"In my mind, I've never crossed the line with anyone," he said, "but I didn't realize the extent to which the line has been redrawn."
Cuomo said the situation was a "highly political matter" with "many agendas," arguing that the allegations were "politically motivated."
"This situation and moment are not about the facts," he insisted. "It's not about the truth. It's not about thoughtful analysis. It's not about how do we make the system better. This is about politics and our political system today is too often driven by the extremes." But "this situation by its current trajectory will generate months of political and legal controversy. It will consume government," he added.
Cuomo, who became a national star in the early days of the pandemic with his PowerPoint presentations on the coronavirus response -- which itself has come under scrutiny by investigators -- used a similar tactic to defend against the allegations. And, like the early days of the pandemic, he addressed his three daughters at the news conference.
"Your dad made mistakes," he said, "and he apologized and he learned from it and that is what life is all about."
Niou called Cuomo's comments "horrific" and accused him of trying to gaslight the "women he hurt."
Karen Hinton, one of the women who accused Cuomo to harassing her, said she was not "celebrating" the resignation. "But I do celebrate power of women who came forward," she said.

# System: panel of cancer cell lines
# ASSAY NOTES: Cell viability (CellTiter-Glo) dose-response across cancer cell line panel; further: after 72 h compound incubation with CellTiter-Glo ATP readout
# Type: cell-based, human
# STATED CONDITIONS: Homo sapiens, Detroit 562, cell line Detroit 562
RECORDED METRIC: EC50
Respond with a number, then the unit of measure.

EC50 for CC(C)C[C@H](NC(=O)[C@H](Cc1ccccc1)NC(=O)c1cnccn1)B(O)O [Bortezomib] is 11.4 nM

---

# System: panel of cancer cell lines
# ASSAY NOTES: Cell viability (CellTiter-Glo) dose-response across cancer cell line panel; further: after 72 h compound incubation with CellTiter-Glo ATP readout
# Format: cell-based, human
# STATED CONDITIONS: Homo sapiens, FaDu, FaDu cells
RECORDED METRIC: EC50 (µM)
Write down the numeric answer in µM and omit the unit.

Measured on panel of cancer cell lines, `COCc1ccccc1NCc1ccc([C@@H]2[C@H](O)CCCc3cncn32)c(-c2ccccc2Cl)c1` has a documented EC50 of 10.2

Mariann Wang, an attorney for Cuomo accusers Alyssa McGrath and Virginia Limmiatis, said her clients felt "vindicated" and "relieved" that the governor will "no longer be in a position of power over anyone" after accusing him of trying to "gaslight and attack the brave women who came forward."
Senate Majority Leader Chuck Schumer, D-N.Y., called the resignation "the right decision for the good people of New York." Sen. Kirsten Gillibrand, D-N.Y., told reporters that "my view from the beginning was that after these numerous credible allegations came out that because the governor had lost the support of his governing partners that it was time for him to resign."
"Make no mistake, this is the result of survivors bravely telling their stories. It was past time for Andrew Cuomo to resign and it's for the good of all New York," agreed New York City Mayor Bill de Blasio.
Cuomo's announcement came shortly after his top aide, Melissa DeRosa, resigned after she was named dozens of times in the AG report. Attorney Roberta Kaplan resigned on Monday as the chairwoman of Time's Up after the report said she advised DeRosa on a letter aimed at smearing his earliest accuser. The Human Rights Campaign has hired a law firm to investigate President Alphonso David's involvement in helping Cuomo respond to the allegations after he was named in the report as well.
Cuomo still faces federal scrutiny over his handling of nursing home death data, a state investigation into whether he used state resources to write his book about his pandemic response, and about a half-dozen district attorneys are considering sexual harassment charges for alleged incidents that happened in their jurisdictions.
On Monday, Cuomo's executive assistant Brittany Commisso described an incident in which the governor groped her breast and another at his governor's mansion in Albany when he rubbed her butt.
"What he did to me was a crime," she told CBS News. "He broke the law."